More care, less consequences

Published 12:00 am Monday, September 20, 2021

Handle With Care program to help kids who have been through trauma

Impact Prevention is teaming with local law enforcement and schools to help children who have been through a traumatic event.

Called Handle With Care, the program is designed so those that in a school setting are aware the student has recently gone through a distressing event and have them try to be understanding if the child is acting out of sorts.

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“Handle With Care is a trauma-informed, multi-agency collaboration where if a first responder is onsite of a traumatic event in Lawrence County, that can be anything from a house fire to a drug overdose to domestic violence to a car incident, and a youth is present, that first responder is trained to get the child’s first and last name and the school district they attend,” explained Eddie Neal, the public relations officer for Impact Prevention.

That information is sent to the Education Service Center, which sends a Handle With Care notice to the school.

The student will not have their privacy invaded at their school.

Neal said the student will not be approached or asked questions, rather “they will be observed and offered care, instead of consequences if there is adverse behavior or if an issue arises at school from that traumatic experience.”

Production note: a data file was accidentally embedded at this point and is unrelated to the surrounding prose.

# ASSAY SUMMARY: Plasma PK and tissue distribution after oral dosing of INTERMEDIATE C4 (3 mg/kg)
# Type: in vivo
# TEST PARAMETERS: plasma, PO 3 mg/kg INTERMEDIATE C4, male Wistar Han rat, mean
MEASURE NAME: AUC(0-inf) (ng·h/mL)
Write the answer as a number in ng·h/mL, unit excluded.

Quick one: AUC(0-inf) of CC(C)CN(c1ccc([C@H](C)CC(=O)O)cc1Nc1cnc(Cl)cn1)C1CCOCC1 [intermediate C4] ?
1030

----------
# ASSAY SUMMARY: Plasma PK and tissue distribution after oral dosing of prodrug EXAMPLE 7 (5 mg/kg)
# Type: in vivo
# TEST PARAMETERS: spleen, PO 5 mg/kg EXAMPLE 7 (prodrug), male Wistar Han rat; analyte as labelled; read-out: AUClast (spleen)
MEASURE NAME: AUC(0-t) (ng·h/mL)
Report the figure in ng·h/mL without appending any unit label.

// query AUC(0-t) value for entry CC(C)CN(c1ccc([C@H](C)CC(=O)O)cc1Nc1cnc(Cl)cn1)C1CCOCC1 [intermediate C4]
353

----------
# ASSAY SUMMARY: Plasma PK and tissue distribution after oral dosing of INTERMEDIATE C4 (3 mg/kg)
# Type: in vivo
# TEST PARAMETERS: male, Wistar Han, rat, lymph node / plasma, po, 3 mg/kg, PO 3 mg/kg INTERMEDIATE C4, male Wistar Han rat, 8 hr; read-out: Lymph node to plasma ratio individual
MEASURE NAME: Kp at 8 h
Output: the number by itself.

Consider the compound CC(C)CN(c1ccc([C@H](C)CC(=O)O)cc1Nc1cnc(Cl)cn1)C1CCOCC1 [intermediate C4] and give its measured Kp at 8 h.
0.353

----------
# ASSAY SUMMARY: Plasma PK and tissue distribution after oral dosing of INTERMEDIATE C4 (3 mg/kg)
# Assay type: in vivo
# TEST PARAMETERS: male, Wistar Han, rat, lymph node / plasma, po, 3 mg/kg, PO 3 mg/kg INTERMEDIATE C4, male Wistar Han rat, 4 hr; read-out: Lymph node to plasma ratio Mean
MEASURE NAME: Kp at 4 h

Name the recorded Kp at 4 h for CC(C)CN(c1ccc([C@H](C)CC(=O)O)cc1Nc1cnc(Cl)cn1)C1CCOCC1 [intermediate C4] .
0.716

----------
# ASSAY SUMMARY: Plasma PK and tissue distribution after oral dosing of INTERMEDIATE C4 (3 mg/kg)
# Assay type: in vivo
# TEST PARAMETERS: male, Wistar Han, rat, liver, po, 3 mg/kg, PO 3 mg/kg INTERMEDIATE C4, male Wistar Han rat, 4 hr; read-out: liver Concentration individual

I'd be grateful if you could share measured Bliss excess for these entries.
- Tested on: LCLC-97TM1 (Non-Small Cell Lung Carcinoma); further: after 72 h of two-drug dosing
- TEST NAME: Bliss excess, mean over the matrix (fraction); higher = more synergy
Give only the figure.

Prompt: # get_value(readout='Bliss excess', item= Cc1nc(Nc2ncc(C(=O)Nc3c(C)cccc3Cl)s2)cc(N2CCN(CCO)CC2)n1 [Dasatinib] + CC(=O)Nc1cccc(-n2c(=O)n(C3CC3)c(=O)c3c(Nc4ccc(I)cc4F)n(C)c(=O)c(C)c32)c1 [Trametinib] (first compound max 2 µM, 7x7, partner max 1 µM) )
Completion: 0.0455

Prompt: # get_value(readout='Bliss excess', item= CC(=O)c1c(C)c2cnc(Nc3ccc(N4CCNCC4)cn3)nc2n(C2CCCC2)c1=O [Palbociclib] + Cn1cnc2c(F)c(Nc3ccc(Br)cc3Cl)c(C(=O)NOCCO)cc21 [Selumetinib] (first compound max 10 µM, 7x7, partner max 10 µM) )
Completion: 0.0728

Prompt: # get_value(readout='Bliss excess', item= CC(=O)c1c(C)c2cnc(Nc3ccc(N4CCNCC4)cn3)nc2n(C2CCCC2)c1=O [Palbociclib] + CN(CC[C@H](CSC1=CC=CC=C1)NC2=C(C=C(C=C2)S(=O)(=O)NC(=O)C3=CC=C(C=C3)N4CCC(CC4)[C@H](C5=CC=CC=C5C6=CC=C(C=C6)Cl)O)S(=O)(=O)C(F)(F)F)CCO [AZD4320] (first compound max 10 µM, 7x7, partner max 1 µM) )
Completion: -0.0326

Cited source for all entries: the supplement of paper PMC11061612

He said all the school workers have had Handle With Care training to better help the student and will offer help if the student wants it.

Neal said he thinks Handle With Care is important because growing up he saw traumatic events here in Lawrence County and students were often embarrassed to share what they had seen or experienced and often the students received consequences rather than care when they acted out.

“Schools need to be more in the daylight of the surrounding issues kids face at home,” Neal said. “This is not a fix-all, it is not the golden ticket, it is just an opportunity where we can offer some care to kids that are, day in and day out, suffering many things that none of us have any idea about.”

Neal said the sheriff’s office, 911 center and the EMS services have been offering great support for the program.
Lawrence County sheriff Jeff Lawless said he thought it was a good program because it helps children that have faced a traumatic event.

“Most kids, when law enforcement shows up to deal with an issue with mom or dad, or to take mom or dad to jail in a domestic violence situation or because someone is intoxicated, they don’t get a real good picture of us,” he said. “This helps us build a rapport with children. And knowing that these children have faced a traumatic event, this gives support to these kids. So far, we have found it to be very beneficial.”

Anyone with questions about Handle With Care, or if you are a first responder in need of training, contact Neal at